Today’s post comes from park naturalist Roger LaFontaine, a highly trained DROP specialist who assists in the recovery of endangered or imminently endangered technology.
With so many people coming to our amazing parks last year, social media was filled with photos. They took pictures of the landscape, wildlife, their families and friends, and themselves (many of themselves).
And shortly after our spring visitors returned, we started getting calls.
On average, they said something like this: “Hi, I was with my family in XTrail, and walked over to the edge of the cliff to take a selfie of our group. When I was trying to take the photo, I dropped my phone over the edge. “Can someone come get it for us?”
At the time, Ontario Parks did not have a specific cell phone recovery plan, but by the July long weekend, the first Ontario Parks Device Recovery Unit (DROP) was established in Algonquin Provincial Park.
Before arriving at the location, it is important to determine the possible access route.
Enter DROP unit
That first week, the unit, consisting of myself and fellow naturalist Brent Travers, recovered 11 phones, 2 digital cameras, and a Super 8 camera (the camera was destroyed, but we recovered the film safely!).
The drop of devices in the parks was so widespread that we were asked to lead seminars and training sessions on how to set up and equip similar units in other parks.
Staff at several parks receive hazard assessment training for DROP Unit
By Labor Day, there were six additional parks with DROP units ready, and some of them even made trips to other parks.
The recovery process
We usually arrive at the location to find the visitor in distress. They give us a description of their device (make, model, case color, visible cracks in the screen protector, ringtone, etc.) and where they last saw it, and then we come up with a plan to recover it.
The DROP Unit preparing the on-call schedule for the August long weekend. While it should seem simple, there are some complexities to consider. Make sure equipment is prepared and available, radio batteries and flashlights charged, and abseiling ropes are in good condition.
Depending on the location, we may even bring climbing equipment to rappel down the cliff. We usually carry the snorkeling equipment in the truck as well, as we have also had several aquatic recoveries, although unfortunately the devices are no longer working properly.
We’ve even had to invent our own tools for some of these recoveries.
- mouse trap on a fishing rod and line
- pole with various extensions
- heavy duty recovery magnets for other items
Calls from the interior of the country are particularly difficult, as reaching these remote lakes is difficult and sometimes requires being flown.
The reason we do this is twofold.
Obviously, gathering people with their devices quickly reduces the stress and panic of not having them, and they can post their selfies with cool filters on social media as soon as possible.
The other reason, the most important, is because ecological integrity.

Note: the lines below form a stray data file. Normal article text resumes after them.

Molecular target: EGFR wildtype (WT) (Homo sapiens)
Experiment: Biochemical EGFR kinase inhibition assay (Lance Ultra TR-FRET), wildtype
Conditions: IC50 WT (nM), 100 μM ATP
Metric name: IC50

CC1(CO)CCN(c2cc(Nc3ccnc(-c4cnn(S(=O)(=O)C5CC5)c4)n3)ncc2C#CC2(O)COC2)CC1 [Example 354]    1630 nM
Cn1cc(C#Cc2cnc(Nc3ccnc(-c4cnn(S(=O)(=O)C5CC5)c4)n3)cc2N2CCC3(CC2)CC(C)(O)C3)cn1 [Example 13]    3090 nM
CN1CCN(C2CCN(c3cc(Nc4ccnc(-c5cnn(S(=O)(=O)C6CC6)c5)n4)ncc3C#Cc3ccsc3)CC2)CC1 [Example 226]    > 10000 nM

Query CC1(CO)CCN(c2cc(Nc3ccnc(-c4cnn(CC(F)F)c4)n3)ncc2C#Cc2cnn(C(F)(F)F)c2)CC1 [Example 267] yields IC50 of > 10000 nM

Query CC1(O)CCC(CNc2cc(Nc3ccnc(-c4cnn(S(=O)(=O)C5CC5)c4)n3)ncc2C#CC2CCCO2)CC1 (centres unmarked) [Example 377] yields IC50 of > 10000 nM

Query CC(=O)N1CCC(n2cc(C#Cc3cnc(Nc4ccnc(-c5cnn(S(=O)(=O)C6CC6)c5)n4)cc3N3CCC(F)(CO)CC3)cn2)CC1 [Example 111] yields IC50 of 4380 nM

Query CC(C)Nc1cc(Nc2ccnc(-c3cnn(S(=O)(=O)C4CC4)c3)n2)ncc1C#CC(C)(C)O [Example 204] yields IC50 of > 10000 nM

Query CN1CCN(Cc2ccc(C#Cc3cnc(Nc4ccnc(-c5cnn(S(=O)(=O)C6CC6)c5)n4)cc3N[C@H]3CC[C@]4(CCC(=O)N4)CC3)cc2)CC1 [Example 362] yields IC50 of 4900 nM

E-waste is a serious problem and the plastics, batteries, minerals and metals found in phones can be quite harmful to the natural environment.
It’s even worse when they’re in the water, so keep very close control of your devices around our lakes and rivers. (We also noticed when recovering phones from the lakes a disappointing amount of bottles, fishing gear and other trash in the lakes. Remember to pack what you pack and don’t leave trash behind!)
We were very busy in Algonquin last year with the DROP unit. Brent said: “A quick survey last summer showed that 1 in 20 visitors lost or nearly lost a device during their stay at the park. We have approximately 1 million visitors, so 1/20 = 5%, or 20,000 people. An average phone weighs 160g, therefore 20,000 x 160 = 3,200kg of e-waste.”
That’s a ridiculous amount of potential e-waste, not to mention the normal trash produced in parks.
We recovered most of the devices that called us, but some were lost. Future archaeologists and historians will try to reconstruct the lives of our visitors based on their phones and cases.
Some devices land in places that are very difficult to access. For 2021, we are working on getting a specially trained service animal that can fit in tight spaces.
Brent’s best choice is the American marten, as it can climb trees, get into small crevices, and swim if necessary.
A DROP Unit trainee?
No one has yet to train a marten, but Brent says he’s up to the challenge. (I don’t think it is, and besides, there’s a very poor track record for service weasels.)
There is a report of a common crow in Kap-Kig-Iwan Provincial Park picking up a cell phone from the base of the falls.
Evaluation in progress
The report says the phone case was dazzled and that crows like shiny objects. It is unknown if they will collect non-glossy phones. This spring I will be checking some crows’ nests for phones.
The search for a team member continues.
Practice safe selfies and protect our parks
In the end we want people to enjoy our protected areas, but to be careful with their personal belongings.
Practice safe selfies. Know where you stand and know what is below you.
Garbage in all its forms is not acceptable, nor is electronic waste.
Accidents happen, but unsafe selfies can be downright bad for the environment, as well as dangerous for the photographer.
Help us disband the DROP Unit for the 2021 season by keeping tight control over your devices and keeping a close eye on your surroundings.
Day of the Innocents!